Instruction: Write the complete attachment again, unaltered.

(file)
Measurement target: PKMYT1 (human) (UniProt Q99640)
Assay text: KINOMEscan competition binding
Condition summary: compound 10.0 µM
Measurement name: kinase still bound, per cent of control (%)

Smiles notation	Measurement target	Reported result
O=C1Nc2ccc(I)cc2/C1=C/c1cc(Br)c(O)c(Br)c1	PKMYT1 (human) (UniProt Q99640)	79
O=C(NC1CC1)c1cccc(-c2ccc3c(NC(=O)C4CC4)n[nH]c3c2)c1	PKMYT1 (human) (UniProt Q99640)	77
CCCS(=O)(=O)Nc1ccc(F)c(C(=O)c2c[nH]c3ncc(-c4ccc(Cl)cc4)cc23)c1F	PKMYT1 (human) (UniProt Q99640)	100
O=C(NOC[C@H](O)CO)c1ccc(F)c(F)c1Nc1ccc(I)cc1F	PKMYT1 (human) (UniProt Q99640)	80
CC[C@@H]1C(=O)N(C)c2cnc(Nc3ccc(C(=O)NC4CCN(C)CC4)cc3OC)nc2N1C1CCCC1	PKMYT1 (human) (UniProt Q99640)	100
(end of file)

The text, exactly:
Measurement target: PKMYT1 (human) (UniProt Q99640)
Assay text: KINOMEscan competition binding
Condition summary: compound 10.0 µM
Measurement name: kinase still bound, per cent of control (%)

Smiles notation	Measurement target	Reported result
O=C1Nc2ccc(I)cc2/C1=C/c1cc(Br)c(O)c(Br)c1	PKMYT1 (human) (UniProt Q99640)	79
O=C(NC1CC1)c1cccc(-c2ccc3c(NC(=O)C4CC4)n[nH]c3c2)c1	PKMYT1 (human) (UniProt Q99640)	77
CCCS(=O)(=O)Nc1ccc(F)c(C(=O)c2c[nH]c3ncc(-c4ccc(Cl)cc4)cc23)c1F	PKMYT1 (human) (UniProt Q99640)	100
O=C(NOC[C@H](O)CO)c1ccc(F)c(F)c1Nc1ccc(I)cc1F	PKMYT1 (human) (UniProt Q99640)	80
CC[C@@H]1C(=O)N(C)c2cnc(Nc3ccc(C(=O)NC4CCN(C)CC4)cc3OC)nc2N1C1CCCC1	PKMYT1 (human) (UniProt Q99640)	100